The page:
Gateley partner James Baird tackles legal approaches to securities on assets
Ever since lenders have loaned their monies to borrowers, creditors have always wanted to ensure that the funds are repaid. Naturally, the risk of non-payment needs to be reduced as much as possible.
Prudent lending entails looking for potential debtors with a low risk of default, and therefore have strong covenants to repay credit.
However, creditors can still prudently lend monies to borrowers with weaker covenants, leading to higher default risks where they can obtain a secondary method of credit repayment.
This article explores some of the more common means of obtaining those secondary sources of repayment, thereby securing the repayment of the funds loaned.
Asset funders and lessors own the assets which they lease. Thus, they have not only contractual rights under the lease or finance agreements they conclude with lessees, but also concurrent property rights, stemming from the funder’s ownership of the assets concerned.
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The proprietary rights flowing from the title to the assets, when married with an immediate right to possess the goods, allows the funder to retake possession of its goods from a defaulting debtor.
The funder can then sell its goods and use the net sale proceeds to repay in full or part, the outstanding credit of the debtor.
Title-backed funders are not technically using a security device but, following a default by the lessee and the consequent withdrawal of consent for the lessee to possess the goods leased, are simply pairing up their ownership rights to the asset leased, with their immediate right to possess the goods. This secondary repayment channel is simple and effective, and is the basis of reducing all asset and leasing agreements’ default risk.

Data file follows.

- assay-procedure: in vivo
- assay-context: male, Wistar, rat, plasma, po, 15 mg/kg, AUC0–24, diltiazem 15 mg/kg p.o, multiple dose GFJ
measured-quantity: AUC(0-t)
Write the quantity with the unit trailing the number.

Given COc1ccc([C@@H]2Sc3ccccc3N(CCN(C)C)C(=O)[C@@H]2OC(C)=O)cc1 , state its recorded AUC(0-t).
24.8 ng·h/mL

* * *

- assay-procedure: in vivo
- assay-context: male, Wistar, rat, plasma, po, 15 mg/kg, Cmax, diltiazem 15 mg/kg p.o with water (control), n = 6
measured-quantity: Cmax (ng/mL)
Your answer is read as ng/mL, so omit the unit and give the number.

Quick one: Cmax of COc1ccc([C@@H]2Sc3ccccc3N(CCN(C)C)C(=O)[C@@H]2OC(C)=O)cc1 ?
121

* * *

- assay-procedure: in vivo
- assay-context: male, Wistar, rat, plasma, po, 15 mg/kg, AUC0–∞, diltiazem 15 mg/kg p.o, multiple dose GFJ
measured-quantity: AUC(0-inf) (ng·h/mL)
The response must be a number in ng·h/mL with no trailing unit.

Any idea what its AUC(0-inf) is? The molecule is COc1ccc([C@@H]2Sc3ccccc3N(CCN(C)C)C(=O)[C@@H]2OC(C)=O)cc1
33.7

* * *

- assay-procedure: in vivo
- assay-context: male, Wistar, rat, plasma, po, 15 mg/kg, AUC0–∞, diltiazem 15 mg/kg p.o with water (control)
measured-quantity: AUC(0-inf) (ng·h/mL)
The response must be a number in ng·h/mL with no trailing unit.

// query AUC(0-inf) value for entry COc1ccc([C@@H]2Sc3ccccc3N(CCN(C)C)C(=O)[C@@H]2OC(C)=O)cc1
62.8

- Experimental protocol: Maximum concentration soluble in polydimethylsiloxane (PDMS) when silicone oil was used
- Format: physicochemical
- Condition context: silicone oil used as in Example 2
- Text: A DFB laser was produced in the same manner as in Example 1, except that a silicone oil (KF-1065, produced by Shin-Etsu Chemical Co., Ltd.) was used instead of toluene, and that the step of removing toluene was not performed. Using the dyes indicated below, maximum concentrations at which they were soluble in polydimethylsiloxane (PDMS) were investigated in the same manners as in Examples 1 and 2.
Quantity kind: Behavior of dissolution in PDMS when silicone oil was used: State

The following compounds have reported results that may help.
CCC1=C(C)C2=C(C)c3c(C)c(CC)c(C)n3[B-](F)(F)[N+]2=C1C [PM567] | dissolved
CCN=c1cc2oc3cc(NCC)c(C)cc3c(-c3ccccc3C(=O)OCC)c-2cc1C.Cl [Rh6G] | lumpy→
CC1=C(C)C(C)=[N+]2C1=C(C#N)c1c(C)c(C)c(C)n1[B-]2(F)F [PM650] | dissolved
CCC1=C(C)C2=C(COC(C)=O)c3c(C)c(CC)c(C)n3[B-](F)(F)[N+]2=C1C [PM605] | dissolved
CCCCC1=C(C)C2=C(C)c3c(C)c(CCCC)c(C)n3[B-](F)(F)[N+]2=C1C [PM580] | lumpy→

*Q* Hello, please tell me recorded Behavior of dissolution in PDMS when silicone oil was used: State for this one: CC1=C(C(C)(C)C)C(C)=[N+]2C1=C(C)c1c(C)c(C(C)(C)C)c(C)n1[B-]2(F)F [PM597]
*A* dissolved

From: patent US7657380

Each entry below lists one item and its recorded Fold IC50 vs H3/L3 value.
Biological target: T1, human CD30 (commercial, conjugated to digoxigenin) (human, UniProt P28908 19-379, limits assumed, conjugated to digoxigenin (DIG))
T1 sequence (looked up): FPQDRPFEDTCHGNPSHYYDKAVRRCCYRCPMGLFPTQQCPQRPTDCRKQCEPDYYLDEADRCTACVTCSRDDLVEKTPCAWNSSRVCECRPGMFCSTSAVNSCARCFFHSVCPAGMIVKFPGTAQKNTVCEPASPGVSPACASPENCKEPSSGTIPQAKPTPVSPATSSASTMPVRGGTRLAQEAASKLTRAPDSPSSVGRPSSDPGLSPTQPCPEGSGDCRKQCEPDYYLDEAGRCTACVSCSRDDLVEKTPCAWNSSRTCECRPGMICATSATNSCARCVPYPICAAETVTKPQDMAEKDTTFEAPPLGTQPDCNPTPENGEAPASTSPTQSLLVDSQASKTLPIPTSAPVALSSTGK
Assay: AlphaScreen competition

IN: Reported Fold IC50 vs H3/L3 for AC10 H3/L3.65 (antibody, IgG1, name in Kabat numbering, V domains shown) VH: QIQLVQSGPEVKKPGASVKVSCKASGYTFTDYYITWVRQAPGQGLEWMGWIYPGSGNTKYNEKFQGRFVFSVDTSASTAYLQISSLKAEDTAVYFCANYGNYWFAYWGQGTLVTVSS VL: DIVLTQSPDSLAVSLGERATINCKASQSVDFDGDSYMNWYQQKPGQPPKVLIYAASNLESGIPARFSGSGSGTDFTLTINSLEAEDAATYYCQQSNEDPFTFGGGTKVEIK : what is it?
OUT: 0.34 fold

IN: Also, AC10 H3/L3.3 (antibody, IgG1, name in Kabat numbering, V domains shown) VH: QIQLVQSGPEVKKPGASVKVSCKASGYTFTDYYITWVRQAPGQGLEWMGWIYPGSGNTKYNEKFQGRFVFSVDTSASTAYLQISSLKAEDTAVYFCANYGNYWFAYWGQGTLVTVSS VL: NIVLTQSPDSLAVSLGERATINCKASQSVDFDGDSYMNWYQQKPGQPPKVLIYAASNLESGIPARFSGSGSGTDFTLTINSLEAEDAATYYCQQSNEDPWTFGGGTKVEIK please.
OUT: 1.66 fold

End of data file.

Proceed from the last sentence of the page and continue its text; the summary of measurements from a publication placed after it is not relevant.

Guarantees and indemnities
The creditor can be further protected in addition to its contractual and title rights, by getting a third party to guarantee the lessee’s obligations and/or indemnifying the lessor against losses caused by the debtor’s default. People and/or companies can give
Guarantees are relatively simple to put in place, but there are a few technicalities which need to be followed to ensure they are valid and enforceable.
Guarantees need to be in writing or evidenced in writing by a note or memorandum of the agreement and signed by the guarantor. Because a guarantee is a special promise by a non-debtor to pay the debts of the debtor, there may be circumstances when the creditor is put on notice that the personal guarantor may not be acting completely freely and without pressure from the debtor.
To prevent any risk of a personal guarantor being unduly influenced to give the guarantee, prudent creditors should ensure that the guarantor takes independent legal advice on the nature and scope of the promise they are giving to the creditor under the guarantee.
A chattel mortgage is a charge over the asset itself. It is distinct from ownership of the asset.